U.S. Spies Can't Stop Buying Fake Microchips from China
Adam Clarke Estes writes in The Atlantic Wire:
The U.S. miltary has known for quite some time that they have a quality control problem with the microchips they've been buying in China. A 2005 report from the Defense Science Board warned that in buying weapon circuitry overseas, "trojan horse" chips could find their way into American weapons, potentially prompting missiles to detonate early or computers to shut down in the event of an attack. Then, in 2008, an investigation by BusinessWeek revealed that this was, in fact, happening--fake Chinese microchips were crashing American military networks. In 2010, the military bought 59,000 chips that turned out to be counterfeits. Last week, the government finally announced that they wanted to figure out a way to spot "trojan horse" chips. What took them so long?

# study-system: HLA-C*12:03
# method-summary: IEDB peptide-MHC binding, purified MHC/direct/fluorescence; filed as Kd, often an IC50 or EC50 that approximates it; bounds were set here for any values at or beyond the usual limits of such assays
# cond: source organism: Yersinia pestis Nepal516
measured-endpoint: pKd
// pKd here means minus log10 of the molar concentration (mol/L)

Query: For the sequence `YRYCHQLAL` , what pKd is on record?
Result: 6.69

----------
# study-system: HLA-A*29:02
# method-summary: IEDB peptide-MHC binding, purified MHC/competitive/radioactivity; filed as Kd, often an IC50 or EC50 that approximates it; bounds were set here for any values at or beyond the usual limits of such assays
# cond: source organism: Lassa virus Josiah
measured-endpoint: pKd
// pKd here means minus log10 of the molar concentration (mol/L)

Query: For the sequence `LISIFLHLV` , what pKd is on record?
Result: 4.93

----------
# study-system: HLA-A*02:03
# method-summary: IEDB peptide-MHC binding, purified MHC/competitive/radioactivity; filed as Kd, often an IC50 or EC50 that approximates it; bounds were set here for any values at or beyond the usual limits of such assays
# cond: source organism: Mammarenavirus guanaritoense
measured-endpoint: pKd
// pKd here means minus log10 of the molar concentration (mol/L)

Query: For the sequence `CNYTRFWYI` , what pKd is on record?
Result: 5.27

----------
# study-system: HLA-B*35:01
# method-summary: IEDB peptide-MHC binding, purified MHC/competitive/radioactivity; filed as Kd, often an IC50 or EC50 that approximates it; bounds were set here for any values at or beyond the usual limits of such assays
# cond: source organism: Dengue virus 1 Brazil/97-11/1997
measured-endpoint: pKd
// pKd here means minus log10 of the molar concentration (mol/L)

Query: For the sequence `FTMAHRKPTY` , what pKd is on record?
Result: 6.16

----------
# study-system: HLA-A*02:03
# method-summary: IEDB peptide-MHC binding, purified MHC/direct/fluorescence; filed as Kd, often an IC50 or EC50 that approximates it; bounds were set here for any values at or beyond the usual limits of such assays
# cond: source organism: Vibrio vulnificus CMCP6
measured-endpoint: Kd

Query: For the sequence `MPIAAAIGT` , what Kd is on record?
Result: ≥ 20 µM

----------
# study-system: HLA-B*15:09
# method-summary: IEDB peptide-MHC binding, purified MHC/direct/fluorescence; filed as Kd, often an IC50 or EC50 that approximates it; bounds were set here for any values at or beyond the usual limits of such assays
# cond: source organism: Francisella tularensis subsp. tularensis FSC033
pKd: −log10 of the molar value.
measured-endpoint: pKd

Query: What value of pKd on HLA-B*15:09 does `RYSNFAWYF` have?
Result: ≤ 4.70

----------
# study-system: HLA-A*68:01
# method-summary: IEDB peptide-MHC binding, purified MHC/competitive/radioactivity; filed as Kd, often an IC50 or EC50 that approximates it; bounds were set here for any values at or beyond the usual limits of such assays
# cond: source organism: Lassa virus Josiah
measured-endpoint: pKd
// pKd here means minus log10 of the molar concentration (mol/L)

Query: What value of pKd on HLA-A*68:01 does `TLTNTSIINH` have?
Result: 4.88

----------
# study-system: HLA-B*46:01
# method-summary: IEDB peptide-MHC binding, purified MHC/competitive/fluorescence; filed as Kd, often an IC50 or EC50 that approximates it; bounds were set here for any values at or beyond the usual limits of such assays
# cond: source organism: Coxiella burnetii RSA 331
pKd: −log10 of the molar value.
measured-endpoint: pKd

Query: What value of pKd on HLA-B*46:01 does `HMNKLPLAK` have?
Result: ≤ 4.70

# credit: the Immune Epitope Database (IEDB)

Well, for one, China's gotten really good at counterfeiting. The fake Louis Vuitton bags they sell on Canal Street in New York City is one thing, but brand-stamped microchips sold to the U.S. military in the thousands is different in a number of different ways. When BusinessWeek investigated this issue, they found that money and "affirmative-action goals" steered government equipment buyers away from the most trusted manufacturers...